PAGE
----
Will the government car emissions proposals affect your next car purchase .....

If all new cars must have zero emissions by 2035 will that affect your next car purchase choice ?

  • Nope I`m not worried, depreciation wont change from what it is now.

  • Yes , I`m looking at electric cars already.

  • I run old bangers and couldn`t give a fcuk.

  • I`ll be dead by 2035 so dont care.

  • Fcuk the planet show me the V8 .


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If all new cars have to have zero emissions by 2035 will that affect your next car purchase choice ? so its fifteen years away but will used petrol and diesels values take a massive dive in the next 5 years ?
 
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Joshua Slocum

LE
Book Reviewer
I bought an ex cop car
1 owner 35 not very careful drivers
its diesel and averages 55mpg
surely its better for the environment to keep a car longer
I also cycle or walk when working locally
unlike my neighbour with her x drive BWM that drives 2 miles to work ??
 

endure

GCM
so its fifteen years away but will used petrol and diesels values take a massive dive in the next 5 years ?
On the contrary they'll become more expensive as the crowd who never buy new cars will have fewer cars to choose from over time.
 
On the contrary they'll become more expensive as the crowd who never buy new cars will have fewer cars to choose from over time.
My brother recently bought an M135 BMW and reckons it`ll go up in value as its super fast and its types will soon go out of production , petrol heads will pay a premium he believes.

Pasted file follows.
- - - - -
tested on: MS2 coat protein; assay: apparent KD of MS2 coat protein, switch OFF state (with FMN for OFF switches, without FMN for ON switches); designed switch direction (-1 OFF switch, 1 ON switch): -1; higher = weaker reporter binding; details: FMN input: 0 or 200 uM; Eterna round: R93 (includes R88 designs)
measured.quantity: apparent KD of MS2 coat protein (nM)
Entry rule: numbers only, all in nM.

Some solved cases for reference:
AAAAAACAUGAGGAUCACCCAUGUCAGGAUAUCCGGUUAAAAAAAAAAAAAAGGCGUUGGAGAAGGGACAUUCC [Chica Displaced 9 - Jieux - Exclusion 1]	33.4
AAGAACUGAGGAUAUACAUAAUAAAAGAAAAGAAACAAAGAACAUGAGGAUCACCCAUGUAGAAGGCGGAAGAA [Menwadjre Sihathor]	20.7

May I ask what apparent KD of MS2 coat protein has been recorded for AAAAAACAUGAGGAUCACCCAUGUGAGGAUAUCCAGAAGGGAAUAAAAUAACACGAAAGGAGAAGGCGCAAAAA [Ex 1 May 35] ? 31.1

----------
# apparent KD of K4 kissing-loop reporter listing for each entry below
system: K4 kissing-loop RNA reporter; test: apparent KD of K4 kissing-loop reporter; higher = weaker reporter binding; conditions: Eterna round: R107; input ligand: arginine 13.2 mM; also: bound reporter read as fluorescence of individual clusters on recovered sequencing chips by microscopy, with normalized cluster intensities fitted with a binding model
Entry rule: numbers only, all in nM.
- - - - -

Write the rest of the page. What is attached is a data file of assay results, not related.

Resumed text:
Cold_Collation

LE
Book Reviewer
I've got used to the idea that the car I currently have is the last hydrocarbon car I'll probably have - barring accident.

'14 plate and 25k on the clock. It should run until the electric deadline.
 
Surely the Greenest car is the one you already have.
Yep. I kept my last "main" car for 14 years. Last year, I took the Focus up for its "government" MoT test. As it happened, they waved me straight in, so I didn't turn off the engine. First part of the test is emissions. "Turn your engine back on sir". "It's running, mate, I didn't turn it off" Emissions were so low the fella had to re-adjust the probe. Not bad for a 9 year old Focus with an 1800cc petrol engine.

My parents' car is due its first MoT this year (4 years in NI). It's a 2016 Fiesta with the 1242cc Yamaha engine and 16000 miles on it. I anticipate very low emissions. A lot of this emissions stuff is bullshit.

As an aside, those FoMoCo/Motorcraft brake pads are dirtier than a Motley Crue groupie. Changed to Apec and I'm not cleaning the front rims every 5 minutes anymore.